Antigravitor, an upcoming futuristic racing title, has no qualms about tossing realism out of the proverbial window; most of the time I’m just careening through the race tracks, the hoverbike whizzing by so quickly that the lights trails in the course make me feel like I’m inside a long-exposure shot.
A man and his dog. A boy and his Pikachu. A girl and her cube. These are stories most videogame fans are familiar with, but I had one of my own as well: a girl and her Charmander.
In the absurdist play Who’s Afraid of Virginia Woolf?, the feuding couple, Martha and George, skirts the thin line between illusion and reality in their marriage. One eventful evening, Martha invited a young couple to their place for some drinks on a whim. The hosts—probably one of the worst pair in the history of theater—then pummel one other verbally in front of their guests, trading increasingly vindictive insults as the couple squirmed at the spectacle. After bickering over a series of incidents involving their son, the evening culminated with George gleefully telling Martha that their child had just died in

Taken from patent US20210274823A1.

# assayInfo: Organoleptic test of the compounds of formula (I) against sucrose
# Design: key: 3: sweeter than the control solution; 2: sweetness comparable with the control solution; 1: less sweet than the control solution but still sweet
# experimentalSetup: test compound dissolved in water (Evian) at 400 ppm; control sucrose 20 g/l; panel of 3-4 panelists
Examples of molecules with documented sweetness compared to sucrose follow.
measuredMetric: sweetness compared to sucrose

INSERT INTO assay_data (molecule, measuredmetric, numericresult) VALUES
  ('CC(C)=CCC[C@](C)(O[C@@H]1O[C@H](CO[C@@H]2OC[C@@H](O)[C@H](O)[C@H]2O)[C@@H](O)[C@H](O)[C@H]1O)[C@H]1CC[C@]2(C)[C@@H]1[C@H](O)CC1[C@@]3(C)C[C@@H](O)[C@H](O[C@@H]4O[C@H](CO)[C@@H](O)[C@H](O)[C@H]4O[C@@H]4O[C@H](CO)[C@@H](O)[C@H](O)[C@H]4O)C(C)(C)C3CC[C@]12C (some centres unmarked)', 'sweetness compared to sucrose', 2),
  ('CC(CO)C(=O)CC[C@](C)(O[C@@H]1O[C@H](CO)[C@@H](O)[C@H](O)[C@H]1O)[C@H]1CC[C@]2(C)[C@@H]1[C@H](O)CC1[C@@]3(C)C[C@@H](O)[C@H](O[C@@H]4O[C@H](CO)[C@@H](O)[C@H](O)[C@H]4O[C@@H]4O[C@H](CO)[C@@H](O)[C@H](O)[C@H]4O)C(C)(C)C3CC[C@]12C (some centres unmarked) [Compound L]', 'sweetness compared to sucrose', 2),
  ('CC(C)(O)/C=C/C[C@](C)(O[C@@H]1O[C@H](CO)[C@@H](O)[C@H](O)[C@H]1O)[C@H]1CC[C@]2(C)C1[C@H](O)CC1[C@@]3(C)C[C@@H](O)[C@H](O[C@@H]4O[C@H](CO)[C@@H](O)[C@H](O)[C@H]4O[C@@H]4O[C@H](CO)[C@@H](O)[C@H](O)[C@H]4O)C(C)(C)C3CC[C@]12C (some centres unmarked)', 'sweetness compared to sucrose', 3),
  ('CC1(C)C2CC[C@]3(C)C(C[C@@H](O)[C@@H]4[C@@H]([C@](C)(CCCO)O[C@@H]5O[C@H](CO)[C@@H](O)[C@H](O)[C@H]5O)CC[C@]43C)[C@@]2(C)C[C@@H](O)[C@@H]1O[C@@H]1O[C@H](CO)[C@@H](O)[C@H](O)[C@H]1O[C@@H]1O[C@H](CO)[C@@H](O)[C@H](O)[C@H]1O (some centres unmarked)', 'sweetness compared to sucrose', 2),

This is a game about getting uncomfortably up close and personal with a digital version of Triantayfllidis himself, as he requested that I step into his mouth.
It’s fascinating to see how videogames are gradually becoming part of a collaborative whole in an artist’s arsenal of expressions.
“Don’t let the sunny, kitschy vibe of the game fool you; the vault you manage will be one of the most insidious vault experiments in Fallout lore.”